In the mall down the street, between the cell phone kiosks and public transportation, there is a little bite of paradise. This haven of xiao long bao, or “soup dumplings,” is called Din Tai Fung.
Each boa is filled with a savory broth, and the dough is so delicate and thin that when picked up with chop-sticks the bao sags, revealing its filling through the almost translucent skin.
I was introduced to Din Tai Fung during my travels last year, and it was the first place I craved to revisit. Ranked as one of the top 10 restaurants in the world by the New York Times and earning a Michelin Star in 2009, Din Tai Fung is a Taiwanese based chain that’s popularity has spread from Singapore to California. Last year, I didn’t know any of this and simply referred to it as, “that amazing Din-something place in the mall.” Little did I know that these perfect, little packets of meaty-juicy goodness were a worldwide phenomenon.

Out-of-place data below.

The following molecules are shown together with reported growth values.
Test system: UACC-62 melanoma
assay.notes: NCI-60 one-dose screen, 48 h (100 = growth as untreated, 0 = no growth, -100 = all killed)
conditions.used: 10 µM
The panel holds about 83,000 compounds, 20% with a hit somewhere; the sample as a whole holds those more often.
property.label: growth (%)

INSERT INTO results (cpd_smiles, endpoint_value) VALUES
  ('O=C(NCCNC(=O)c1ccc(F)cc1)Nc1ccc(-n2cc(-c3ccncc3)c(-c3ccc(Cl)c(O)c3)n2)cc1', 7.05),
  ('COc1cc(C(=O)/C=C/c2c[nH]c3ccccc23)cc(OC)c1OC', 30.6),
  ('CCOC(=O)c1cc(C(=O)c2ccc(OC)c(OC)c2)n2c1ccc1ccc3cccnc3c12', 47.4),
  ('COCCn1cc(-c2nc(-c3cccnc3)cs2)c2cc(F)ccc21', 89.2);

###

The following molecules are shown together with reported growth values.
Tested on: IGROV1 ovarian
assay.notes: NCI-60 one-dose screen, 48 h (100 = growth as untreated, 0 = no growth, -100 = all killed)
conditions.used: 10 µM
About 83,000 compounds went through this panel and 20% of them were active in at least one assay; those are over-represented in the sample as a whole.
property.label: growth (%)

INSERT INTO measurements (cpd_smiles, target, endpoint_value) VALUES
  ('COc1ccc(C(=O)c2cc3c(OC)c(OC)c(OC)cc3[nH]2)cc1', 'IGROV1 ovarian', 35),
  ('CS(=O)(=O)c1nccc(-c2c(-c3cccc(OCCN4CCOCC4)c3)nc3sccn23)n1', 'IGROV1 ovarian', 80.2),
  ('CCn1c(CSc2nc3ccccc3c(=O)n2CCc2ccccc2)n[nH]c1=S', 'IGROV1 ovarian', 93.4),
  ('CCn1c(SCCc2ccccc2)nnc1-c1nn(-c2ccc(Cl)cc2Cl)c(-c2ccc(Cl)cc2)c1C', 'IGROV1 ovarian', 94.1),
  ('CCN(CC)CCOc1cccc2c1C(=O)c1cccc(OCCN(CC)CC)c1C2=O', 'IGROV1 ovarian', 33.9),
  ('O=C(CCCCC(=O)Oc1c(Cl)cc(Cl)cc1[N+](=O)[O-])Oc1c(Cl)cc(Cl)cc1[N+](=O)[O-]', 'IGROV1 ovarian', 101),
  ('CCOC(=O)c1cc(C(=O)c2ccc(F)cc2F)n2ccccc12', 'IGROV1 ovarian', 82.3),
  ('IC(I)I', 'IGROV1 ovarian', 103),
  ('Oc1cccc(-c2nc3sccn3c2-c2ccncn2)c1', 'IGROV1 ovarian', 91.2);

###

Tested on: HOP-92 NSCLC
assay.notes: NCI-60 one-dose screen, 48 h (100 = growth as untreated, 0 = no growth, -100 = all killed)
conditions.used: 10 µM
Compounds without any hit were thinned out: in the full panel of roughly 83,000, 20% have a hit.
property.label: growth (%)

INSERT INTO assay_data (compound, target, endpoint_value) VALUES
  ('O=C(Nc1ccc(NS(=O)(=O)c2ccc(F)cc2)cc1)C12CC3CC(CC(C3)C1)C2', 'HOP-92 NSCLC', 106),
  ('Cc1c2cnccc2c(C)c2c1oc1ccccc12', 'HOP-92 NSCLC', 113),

Each restaurant has a glassed off kitchen, where you can watch cooks make each bao by hand, expertly rolling out dough and carefully weighing the final product. At the table, you are handed a menu where you check off all the items you’d like to order, which is then collected by the waiter. The waiters are all equipped with headsets, so there is constant communication between the staff, making service more organized and efficient. It is never more than ten minutes before your boa arrive steaming hot in a traditional bamboo basket.
Condiments include fresh julienned ginger, vinegar, dark soy sauce and Thai bird chili peppers – custom mix the accouterments to your liking, dip your bao and experience the perfect bite.